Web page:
The UK government has now recovered all of the money it used to bail out Lloyds Banking Group at the height of the financial crisis.
Philip Hammond announced that the Treasury has now received £20.4bn since it began selling shares of the bank to investors in 2013.
The company is on the brink of complete privatization, with taxpayers now owning less than 2% of the company, down from a 43.4% stake following the UK bank rescue package.
The final stake in the bank is expected to sold off in the coming months. Profits from these shares will be used to pay down the deficit.
Speaking in Washington, Mr Hammond said: “Recovering all of the money taxpayers injected into Lloyds marks a significant milestone in our plan to build an economy that works for everyone.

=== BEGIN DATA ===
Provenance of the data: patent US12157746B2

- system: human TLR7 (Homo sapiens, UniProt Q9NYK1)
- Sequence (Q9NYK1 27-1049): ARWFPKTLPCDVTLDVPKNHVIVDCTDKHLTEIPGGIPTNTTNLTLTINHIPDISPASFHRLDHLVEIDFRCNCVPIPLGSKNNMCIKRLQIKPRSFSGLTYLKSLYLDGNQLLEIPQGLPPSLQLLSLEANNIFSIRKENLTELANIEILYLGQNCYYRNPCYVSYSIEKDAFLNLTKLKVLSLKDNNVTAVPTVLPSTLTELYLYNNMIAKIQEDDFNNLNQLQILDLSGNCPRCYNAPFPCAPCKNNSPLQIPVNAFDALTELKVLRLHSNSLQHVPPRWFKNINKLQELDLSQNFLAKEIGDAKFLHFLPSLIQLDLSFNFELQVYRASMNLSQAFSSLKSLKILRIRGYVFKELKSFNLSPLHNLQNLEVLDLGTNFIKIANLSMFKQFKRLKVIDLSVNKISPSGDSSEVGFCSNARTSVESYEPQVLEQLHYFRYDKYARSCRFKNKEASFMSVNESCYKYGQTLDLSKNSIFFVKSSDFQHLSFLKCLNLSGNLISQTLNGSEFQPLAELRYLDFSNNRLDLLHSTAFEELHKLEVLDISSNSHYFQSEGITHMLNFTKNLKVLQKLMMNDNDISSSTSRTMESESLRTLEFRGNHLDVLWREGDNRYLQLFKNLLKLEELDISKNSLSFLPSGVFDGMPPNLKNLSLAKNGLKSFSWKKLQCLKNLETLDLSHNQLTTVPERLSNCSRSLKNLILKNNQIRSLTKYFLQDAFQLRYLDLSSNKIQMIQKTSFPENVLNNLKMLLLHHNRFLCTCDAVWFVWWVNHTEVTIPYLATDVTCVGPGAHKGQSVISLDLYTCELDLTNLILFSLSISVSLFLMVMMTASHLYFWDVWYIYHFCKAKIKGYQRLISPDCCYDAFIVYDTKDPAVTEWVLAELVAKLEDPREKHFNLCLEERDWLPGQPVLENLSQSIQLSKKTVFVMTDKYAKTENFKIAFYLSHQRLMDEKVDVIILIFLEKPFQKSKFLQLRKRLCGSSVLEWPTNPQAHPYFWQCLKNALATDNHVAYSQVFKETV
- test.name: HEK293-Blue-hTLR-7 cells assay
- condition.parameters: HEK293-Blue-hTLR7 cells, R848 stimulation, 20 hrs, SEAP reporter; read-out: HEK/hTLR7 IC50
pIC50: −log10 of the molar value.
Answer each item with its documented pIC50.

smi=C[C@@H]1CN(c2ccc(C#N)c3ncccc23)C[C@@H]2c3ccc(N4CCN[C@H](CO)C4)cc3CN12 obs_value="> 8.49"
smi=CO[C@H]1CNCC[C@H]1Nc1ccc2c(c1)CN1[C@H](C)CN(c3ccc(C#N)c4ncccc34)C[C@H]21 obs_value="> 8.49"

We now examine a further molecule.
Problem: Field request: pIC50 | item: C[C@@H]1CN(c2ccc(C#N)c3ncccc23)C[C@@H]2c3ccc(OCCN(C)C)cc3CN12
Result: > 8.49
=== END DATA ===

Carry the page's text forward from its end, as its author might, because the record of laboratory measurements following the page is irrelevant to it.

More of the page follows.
“While it was right to step in with support during the financial crisis, the government should not be in the business of owning banks in the long term.
“The right place for them is in the private sector and I’m pleased to be able to say we are approaching the point at which we will sell our final shares in Lloyds Bank.”
Lloyds Banking Group chief executive Antonio Horta-Osorio said: “As the Government announces it has now received all of the £20.3 billion that was originally put into the group, it is a moment of huge pride for all of us at Lloyds.
“Colleagues have worked incredibly hard over the last six years to play their part in this journey. As we look to the future, we remain absolutely focused on our commitment to help Britain prosper.”
Laith Khalaf, senior analyst at stockbrokers Hargreaves Lansdown, was quoted by Sky News as saying:
“For the Treasury, the elephant in the room is of course RBS, which required twice as much financial support from the taxpayer as Lloyds.
“The RBS share price needs to double from its current level before the taxpayer breaks even on the bailout, and that isn’t happening anytime soon.”